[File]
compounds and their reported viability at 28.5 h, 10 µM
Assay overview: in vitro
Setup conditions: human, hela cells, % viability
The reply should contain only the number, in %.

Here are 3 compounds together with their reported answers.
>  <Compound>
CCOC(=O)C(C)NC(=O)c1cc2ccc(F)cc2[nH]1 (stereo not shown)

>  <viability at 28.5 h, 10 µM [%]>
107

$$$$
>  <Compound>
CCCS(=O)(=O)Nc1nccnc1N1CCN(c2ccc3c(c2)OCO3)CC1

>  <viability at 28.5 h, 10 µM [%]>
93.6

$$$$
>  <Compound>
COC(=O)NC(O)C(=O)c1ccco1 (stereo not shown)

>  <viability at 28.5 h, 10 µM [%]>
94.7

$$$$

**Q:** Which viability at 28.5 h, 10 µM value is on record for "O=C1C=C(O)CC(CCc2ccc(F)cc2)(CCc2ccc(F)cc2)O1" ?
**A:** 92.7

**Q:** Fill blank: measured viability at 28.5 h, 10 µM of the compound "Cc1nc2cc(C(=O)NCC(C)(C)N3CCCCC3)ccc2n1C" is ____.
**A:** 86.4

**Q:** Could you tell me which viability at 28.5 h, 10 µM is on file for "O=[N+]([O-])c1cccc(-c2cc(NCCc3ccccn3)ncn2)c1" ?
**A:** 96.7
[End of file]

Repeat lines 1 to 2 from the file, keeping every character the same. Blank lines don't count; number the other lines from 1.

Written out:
compounds and their reported viability at 28.5 h, 10 µM
Assay overview: in vitro